All the cases participating in our study had negative history for intake of corticosteroids. In addition, persons in the control group who were treated by systemic corticosteroids, at least 4 weeks before the study, were excluded from our study. We enrolled 35 healthy subjects for our control group, who whose age and sex were frequency-matched with our cases. Our control group comprised the clinics' staff with negative past medical history. The exclusion criteria for the control group were the same as the patient group.

For evaluating the serum ACE level, 10 cc venous blood of each participant was drawn from the cubital vein. The coagulated blood samples were centrifuged to collect the serum. Then, the sera were frozen at -20°C. After gathering all the samples, we referred them to our special laboratory to measure the ACE level. Serum ACE was determined by the spectrophotometric method using furyl-acrylic-phenyl-alanyl-glycyl glycine as the reagent. There are different methods of analyzing ACE level and activity in plasma with no gold standard method. [7] Therefore, we selected furyl-acrylic-pheny-lalanyl-glycyl glycine according to the available facilities in our center. The normal reference range of ACE for the laboratory was 8-65 units for more than 14 years of age.

For all patients, questionnaires requesting information about the sites of involvement by pemphigus vulgaris, duration of the disease, family history of pemphigus vulgaris and other autoimmune diseases, past medical history, and the history of their medications particularly ACE inhibitors and corticosteroids were filled by the physician. In addition, pemphigus area and activity score (PAAS) was used to score the severity of the disease. [8] PAAS is an integer scale that is the sum of mucous membrane and cutaneous score.

Results were expressed as mean ± standard deviation. Independent samples' t-test was applied to compare the means of continuous variables. When the assumptions of applying t-test for comparing groups were not satisfied, the non-parametric Mann-Whitney U-test was used. Spearman correlation test was used to detect the linear relationship between variables. Statistical analysis was performed using the statistical software SPSS 16.0.0. (SPSS Inc. Chicago, IL, USA). P values less than 0.05 were considered significant.

 Results



Thirty-four patients with pemphigus vulgaris (19 women and 15 men, 55.88% vs. 44.12%) and 35 healthy individuals (20 women and 15 men, 57.14% vs. 42.86%) were recruited in the study. Control subjects were frequency-matched to cases by sex and age. The mean ages of patients and control subjects were 44.23 ± 13.37 and 44.35 ± 13.95, respectively. The median duration of the disease was 4.5 months (11.71 ± 23.97 months) with a range of 0.25-108.0 months and two patients had a positive family history of pemphigus vulgaris. In 18 patients (52.94%), pemphigus affected both mucous membranes and the skin, in 10 patients (29.41%), there were only mucous membrane involvement, and in six patients (17.65%) only the skin was affected. Among 28 patients with mucosal and mucocutaneous pemphigus, lesions were observed in the oral mucosa in 28 (100%), nasal mucosa in 2 (7.1%), genital mucosa in 1 (3.6%), and conjunctiva mucosa in 3 (10.7%) patients. [Table 1] shows the clinical assessment of severity and progression of pemphigus vulgaris in patients' group based on Physician's global assessment and PAAS.{Table 1}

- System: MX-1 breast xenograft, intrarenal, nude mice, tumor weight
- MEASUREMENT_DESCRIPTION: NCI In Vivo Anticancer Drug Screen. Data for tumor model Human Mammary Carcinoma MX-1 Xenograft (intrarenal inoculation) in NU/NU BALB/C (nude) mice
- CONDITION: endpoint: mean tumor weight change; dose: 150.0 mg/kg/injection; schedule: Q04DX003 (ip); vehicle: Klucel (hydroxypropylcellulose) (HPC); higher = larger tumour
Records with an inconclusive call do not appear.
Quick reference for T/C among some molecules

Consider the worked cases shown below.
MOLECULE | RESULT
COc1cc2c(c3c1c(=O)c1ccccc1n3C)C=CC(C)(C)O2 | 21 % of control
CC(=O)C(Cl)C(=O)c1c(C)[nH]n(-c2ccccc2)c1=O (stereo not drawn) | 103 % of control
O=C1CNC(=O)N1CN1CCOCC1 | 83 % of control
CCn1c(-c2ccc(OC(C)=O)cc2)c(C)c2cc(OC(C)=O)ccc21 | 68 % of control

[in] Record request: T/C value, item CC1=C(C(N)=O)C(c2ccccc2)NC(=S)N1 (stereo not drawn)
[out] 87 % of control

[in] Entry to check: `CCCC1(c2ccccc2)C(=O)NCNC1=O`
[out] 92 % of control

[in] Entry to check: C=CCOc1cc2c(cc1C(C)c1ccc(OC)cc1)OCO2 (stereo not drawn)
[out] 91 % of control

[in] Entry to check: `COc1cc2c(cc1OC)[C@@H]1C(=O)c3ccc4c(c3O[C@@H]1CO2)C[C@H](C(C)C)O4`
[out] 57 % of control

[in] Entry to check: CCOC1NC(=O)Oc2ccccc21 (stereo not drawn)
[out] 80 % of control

The mean serum ACE levels in patient and control groups were 25.34 ± 14.25 and 31.97 ± 19.44, respectively. No statistical significant difference was detected in the mean level of serum ACE of the two groups (t-test, P = 0.11). In this study, the mean serum ACE level was 26.00 ± 14.23 in female controls and 39.93 ± 22.90 in male controls, with a statistically significant difference (t-test, P = 0.03). However, no significant difference was observed in the mean level of serum ACE of female and male cases (P = 0.96) [Table 2]. Furthermore, the mean level of serum ACE was significantly higher in healthy males compared to male patients (t-test, P = 0.045). Nevertheless, the mean ACE level was not meaningfully different between the females of two groups (t-test, P = 0.90) [Table 2].{Table 2}

According to the findings presented in [Table 2], a significant statistical difference was found between the mean serum ACE levels of various types of pemphigus involvement (P = 0.02). Moreover, pair-wise comparisons with Bonferroni correction showed a significantly higher mean serum ACE levels in patients with cutaneous involvement compared to patients with mucosal involvement (P = 0.02) [Figure 1].{Figure 1}

No significant difference was present in the mean levels of serum ACE of mucocutaneous and cutaneous cases and mucocutaneous and mucosal patients (P = 0.14 and P = 0.51, respectively). This study showed no significant relationship between the age and the serum ACE level of participants (Spearman correlation test, ρ = −0.09 and P = 0.46). In addition, no correlation was found between severity of pemphigus vulgaris (according to PAAS) and serum ACE level of patients (ρ = −0.14 and P = 0.42).